ERIC Number: ED104573
Record Type: RIE
Publication Date: 1971-Mar
Reference Count: 0
The State of Voluntarism in Rural Society -- A Theoretical Construction of the Problem.
Kraenzel, Carl F.
Voluntarism, a concept rooted in the Puritan Ethic, is that ethos which assigns welfare functions for persons without adequate means to voluntary agencies, and voluntarism along with cultural pluralism must be curbed if exodus of the rural farm population is to be mitigated. With the exception of the Old Age and Survivor's Insurance Program, the majority of welfare measures perpetrate voluntarism emphasizing the concept of ownership security and sustaining the Puritan Ethic which maintains that ownership is the most virtuous protection against misfortune, old age, unemployment, physical handicap, and illness (presumably a larger welfare program suited to agriculture is not needed -- migration will take care of the failures). Present agricultural programs are also far too liberally penetrated by voluntarism, for farm and ranch operators are permitted to vote whether they should or should not participate in a compulsory program, which in times of price and income depressing surpluses leads to over emphasis on voluntarism. It is also in the interest of urbanites to curb voluntarism, for they become the inheritors of the dispossessed migrants from rural areas. It is imperative, therefore, that rural communities begin to function as an interacting, coordinated whole and that they are supported in this by national policy action, Federal legislation, and finding. (JC)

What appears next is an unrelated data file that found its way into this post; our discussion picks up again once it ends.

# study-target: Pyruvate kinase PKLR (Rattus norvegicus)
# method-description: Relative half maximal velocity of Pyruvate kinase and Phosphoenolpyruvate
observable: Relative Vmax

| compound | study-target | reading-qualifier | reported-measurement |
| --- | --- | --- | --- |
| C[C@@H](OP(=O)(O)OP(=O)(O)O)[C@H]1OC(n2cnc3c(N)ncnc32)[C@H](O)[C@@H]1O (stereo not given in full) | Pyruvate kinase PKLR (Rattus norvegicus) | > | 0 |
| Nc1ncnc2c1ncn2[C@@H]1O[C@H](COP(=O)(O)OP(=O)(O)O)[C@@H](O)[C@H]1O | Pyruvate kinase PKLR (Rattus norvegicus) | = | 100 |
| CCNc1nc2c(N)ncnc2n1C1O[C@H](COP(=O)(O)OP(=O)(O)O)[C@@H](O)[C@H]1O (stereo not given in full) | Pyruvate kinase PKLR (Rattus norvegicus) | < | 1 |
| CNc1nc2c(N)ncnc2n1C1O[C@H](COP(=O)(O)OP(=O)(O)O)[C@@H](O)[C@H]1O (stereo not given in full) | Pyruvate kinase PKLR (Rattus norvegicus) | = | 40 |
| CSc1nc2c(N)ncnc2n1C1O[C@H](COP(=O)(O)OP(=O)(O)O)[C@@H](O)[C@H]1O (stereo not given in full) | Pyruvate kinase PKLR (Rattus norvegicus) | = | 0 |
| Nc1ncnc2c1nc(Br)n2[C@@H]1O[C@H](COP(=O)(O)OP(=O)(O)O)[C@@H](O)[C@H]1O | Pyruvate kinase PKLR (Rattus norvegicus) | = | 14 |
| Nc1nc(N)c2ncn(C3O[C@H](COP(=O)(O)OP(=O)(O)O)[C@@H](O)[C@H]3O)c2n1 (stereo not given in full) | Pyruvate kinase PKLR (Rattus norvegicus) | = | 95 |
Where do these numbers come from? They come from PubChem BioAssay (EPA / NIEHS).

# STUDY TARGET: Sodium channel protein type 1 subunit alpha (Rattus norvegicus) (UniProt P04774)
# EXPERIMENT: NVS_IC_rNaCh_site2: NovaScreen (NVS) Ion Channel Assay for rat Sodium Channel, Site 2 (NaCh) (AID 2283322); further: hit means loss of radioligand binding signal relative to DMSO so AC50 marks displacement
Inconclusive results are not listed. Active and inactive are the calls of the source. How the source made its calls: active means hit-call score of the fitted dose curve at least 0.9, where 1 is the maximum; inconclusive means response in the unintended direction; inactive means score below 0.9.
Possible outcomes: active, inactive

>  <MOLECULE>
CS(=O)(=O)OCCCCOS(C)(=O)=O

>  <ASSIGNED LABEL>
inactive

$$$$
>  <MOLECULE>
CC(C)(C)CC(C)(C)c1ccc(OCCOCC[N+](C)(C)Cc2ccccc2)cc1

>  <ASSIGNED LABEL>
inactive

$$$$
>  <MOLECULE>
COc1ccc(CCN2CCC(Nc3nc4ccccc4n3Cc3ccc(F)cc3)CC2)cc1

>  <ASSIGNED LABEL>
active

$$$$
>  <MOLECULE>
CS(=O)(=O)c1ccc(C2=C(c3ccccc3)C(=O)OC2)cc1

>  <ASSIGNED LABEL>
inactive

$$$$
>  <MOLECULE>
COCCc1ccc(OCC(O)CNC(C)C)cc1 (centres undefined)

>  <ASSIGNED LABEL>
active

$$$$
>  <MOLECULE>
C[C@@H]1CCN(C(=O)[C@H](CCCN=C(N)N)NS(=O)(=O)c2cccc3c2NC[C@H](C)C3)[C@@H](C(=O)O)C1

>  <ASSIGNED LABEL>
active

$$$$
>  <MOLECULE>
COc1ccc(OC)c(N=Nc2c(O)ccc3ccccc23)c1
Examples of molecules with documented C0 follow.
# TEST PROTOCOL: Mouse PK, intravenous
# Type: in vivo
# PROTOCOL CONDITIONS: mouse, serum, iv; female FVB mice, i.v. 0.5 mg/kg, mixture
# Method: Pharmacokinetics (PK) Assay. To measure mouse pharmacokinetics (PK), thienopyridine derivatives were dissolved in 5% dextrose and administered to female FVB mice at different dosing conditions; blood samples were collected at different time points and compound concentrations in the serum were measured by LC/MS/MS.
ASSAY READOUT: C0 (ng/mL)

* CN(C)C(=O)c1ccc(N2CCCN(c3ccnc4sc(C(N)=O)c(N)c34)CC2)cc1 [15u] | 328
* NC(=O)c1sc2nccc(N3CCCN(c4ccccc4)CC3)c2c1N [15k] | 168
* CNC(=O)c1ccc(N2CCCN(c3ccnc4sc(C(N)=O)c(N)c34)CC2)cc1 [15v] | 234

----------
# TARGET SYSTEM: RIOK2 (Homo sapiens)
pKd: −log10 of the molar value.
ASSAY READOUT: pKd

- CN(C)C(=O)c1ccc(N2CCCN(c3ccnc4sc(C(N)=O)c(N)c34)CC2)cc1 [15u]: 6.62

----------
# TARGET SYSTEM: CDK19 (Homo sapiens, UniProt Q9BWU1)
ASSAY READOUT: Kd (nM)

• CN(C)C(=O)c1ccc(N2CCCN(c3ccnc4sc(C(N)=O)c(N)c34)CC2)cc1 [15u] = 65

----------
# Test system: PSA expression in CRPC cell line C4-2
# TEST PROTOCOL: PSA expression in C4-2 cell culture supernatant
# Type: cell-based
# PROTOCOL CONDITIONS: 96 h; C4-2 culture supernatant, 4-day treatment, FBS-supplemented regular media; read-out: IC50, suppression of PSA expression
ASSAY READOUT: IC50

Publication Type: Speeches/Meeting Papers
Education Level: N/A
Authoring Institution: N/A
Note: Paper presented at the Annual Rural Sociological Society Meeting, August 27-29, 1971, Denver, Colorado